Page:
George Floyd Rally at North Park in Burlington, North Carolina, May 31, 2020 / Anthony Crider / Flickr

“I wish I could say this hate began with Donald Trump and will end with him,” former Vice President Joe Biden said on Tuesday. “It didn’t and it won’t.”

It’s true, of course, that racism and hate are nothing new, and the same surely goes for the partisanship and polarization gripping our nation. The culture wars are generations old, and the current season of attack and outrage opened with the dawn of social media platforms, not in 2016. We all abhor it and yet cannot seem to escape it, except in fleeting moments.

Moments like the early days of the…


All over the country, states, districts, and task forces of every sort are wrestling with the question of how to safely reopen schools. This scenario planning is daunting, as schools must navigate a minefield of health, safety, legal, and instructional issues, and do so blindfolded by our ever-changing yet imperfect understanding of the virus itself. The AEI “blueprint for back to school” does an excellent job spelling out the major considerations that leaders must take into account, but it stops short of providing specific advice.

With the hope of moving the conversation forward a bit more, here’s my attempt to…


By Michael J. Petrilli and Amber M. Northern, Ph.D.

We’ve learned a few lessons about school choice over the past few decades. Key among those lessons are that quantity does not equal quality and that conditions must be right for choice to flourish. Good intentions only take you so far; sturdy plants grow when seeds are planted in fertile ground.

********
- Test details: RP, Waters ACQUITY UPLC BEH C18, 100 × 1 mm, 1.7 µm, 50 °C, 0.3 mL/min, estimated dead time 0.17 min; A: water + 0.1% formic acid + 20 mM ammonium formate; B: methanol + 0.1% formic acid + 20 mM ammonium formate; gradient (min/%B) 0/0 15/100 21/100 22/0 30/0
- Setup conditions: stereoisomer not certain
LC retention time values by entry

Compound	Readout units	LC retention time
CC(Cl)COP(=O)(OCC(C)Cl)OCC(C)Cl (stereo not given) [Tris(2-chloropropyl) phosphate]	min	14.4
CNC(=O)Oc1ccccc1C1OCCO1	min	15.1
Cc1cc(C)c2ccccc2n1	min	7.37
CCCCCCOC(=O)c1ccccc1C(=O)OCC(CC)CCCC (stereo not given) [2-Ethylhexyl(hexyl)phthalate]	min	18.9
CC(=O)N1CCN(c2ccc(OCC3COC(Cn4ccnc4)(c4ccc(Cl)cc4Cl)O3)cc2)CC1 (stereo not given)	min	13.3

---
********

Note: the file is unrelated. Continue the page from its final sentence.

We learned as much five years ago when we teamed up with Rick Hess on America’s Best (and Worst) Cities for School Reform, a study that explored the ideal conditions for school reform at the city level. …


If every school in America was pretty good — if not better — our education policy debates would largely evaporate. Politicians would feel comfortable leaving educators alone to do their thing. And they would empower parents with the ability to choose the good (or great) school that best fit their values and their children’s needs.

And in fact, that’s how we should treat the vast majority of schools today — district, charter, and private. Do they keep kids safe? Check. Can they demonstrate reasonable evidence that they are putting young people on a pathway to success in what comes next…

Michael J. Petrilli

President of the Thomas B. Fordham Institute; an editor of Education Next; research fellow at the Hoover Institution; proud father

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